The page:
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Annual Report Overviews


Annual Overview

submitter: Making Mathematics Reform a Reality in Middle Schools
published: 11/19/1998
posted to site: 11/19/1998

Making Mathematics Reform a Reality in Middle Schools (ESI-9553579)

University of Rochester -- Raffaella Borasi (PI)

PART I -- Annual Overview

This 3-1/2 year LSC project is intended to promote, support and study the process of school-wide mathematics reform in four suburban/rural middle schools in the Rochester (NY) area. These schools’ commitment to school mathematics reform developed as a result of a prior NSF-funded teacher enhancement project (#TPE-9153812), which involved 3-5 teachers from each of these schools. This LSC project serves a total of about 50 teachers; with the goal of impacting all teachers providing math instruction in each school, these participants include special education and elementary teachers as well as certified mathematics teachers. At each site, a mathematics teacher educator acts as "school facilitator," with the role of supporting participants’ field experiences and facilitating school-wide reform efforts; one/two teachers in each school also took on the role of "lead teacher" and receive additional training to develop capacity for this role.

This LSC project is also enhanced by a concurrent D.D. Eisenhower higher education grant from the New York State Department of Education (#0132-97-0054). This funding supports an added teacher preparation component and professional development efforts for representatives from the larger community playing a role in mathematics education at the four schools (ex: tutors, parents, teachers from other schools in the same district, etc.).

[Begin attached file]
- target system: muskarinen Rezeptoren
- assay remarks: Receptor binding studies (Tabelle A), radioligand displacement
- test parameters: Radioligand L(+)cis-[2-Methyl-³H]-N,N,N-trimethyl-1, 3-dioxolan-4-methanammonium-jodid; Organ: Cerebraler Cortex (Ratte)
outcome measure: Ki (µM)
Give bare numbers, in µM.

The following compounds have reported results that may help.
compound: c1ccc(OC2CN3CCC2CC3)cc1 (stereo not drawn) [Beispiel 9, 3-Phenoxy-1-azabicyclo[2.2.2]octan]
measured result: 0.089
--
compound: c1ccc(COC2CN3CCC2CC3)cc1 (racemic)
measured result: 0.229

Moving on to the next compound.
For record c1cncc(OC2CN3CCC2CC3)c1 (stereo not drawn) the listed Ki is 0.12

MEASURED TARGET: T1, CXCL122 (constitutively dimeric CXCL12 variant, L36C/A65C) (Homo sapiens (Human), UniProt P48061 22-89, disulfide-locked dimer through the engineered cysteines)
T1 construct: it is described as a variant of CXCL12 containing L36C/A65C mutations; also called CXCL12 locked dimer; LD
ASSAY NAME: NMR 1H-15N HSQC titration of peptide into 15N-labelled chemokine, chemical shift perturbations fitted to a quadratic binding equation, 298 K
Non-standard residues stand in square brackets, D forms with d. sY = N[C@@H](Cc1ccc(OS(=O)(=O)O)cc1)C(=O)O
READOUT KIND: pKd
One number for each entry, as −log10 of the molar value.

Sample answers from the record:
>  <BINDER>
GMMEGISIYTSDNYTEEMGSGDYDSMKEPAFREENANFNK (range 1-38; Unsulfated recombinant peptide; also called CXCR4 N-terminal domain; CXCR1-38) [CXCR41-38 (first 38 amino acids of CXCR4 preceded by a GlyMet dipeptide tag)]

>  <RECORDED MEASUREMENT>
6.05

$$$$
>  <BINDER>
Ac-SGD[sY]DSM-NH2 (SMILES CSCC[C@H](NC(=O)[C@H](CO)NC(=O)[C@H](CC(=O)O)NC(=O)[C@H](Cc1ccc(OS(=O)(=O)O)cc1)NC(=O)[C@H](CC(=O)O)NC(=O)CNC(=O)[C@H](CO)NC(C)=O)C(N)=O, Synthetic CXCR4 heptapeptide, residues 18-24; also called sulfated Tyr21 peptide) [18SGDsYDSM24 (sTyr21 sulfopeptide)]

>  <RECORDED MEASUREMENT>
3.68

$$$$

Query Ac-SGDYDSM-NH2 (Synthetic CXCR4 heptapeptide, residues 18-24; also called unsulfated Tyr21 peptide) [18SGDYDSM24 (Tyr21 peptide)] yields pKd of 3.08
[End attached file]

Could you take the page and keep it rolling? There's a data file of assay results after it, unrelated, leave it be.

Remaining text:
Considerable efforts during this second year of the project (September 97 -- August 98) was again devoted to professional development. The initiatives offered this year included: (a) a repeat of the Introductory Summer Institute (40 hours) intended to introduce all new participants to school mathematics reform; (b) a repeat of six "Mini-series" (10 hours each) focusing on the teaching of specific math topics, offered over the course of the school year; (c) fifteen new "Study groups" (5-10 hours each), each involving a small group of teachers (usually from the same school site) in planning innovative instructional units; (d) a repeat of an Advanced Summer Institute (45 hours) focusing on rethinking the teaching of algebra; (e/f/g) various "ad-hoc" professional development designed to respond to specific needs at the project, school and/or individual level, including a new day-long session on the process of planning inquiry units, and two meetings to address special education issues; (h) the continuation of monthly meetings of a Leadership Seminar involving all lead teachers and school facilitators (for a total of 40 hours). Some of these initiatives (a-d) included follow-up field experiences involving the implementation of teacher-designed inquiry unit and/or of exemplary instructional materials (i.e., "illustrative inquiry units" created in the previous NSF-funded project, and/or Connected Mathematics or Math in Context units).

The extent of teachers’ participation in the project to date met and even exceeded expectations in three of the four target schools (#1, #3 & #4). In these three schools, math and special education teachers have already received an average of 138 hours of professional development, with 25 teachers reaching the minimum of 130 hours of professional development (out of a target of 30). The project also tried to reach other people influencing mathematics instruction in these schools and districts by providing 24 more people with a minimum of 40 hours of professional development. In the fourth school (#2), due to a combination of lack of administrative support, conflicting district policies and teacher mobility, we have achieved only an average of 69 hours of professional development to all math and special education teachers, although we have succeeded in introducing school mathematics reform to 13 of the 16 teachers currently responsible for mathematics instruction.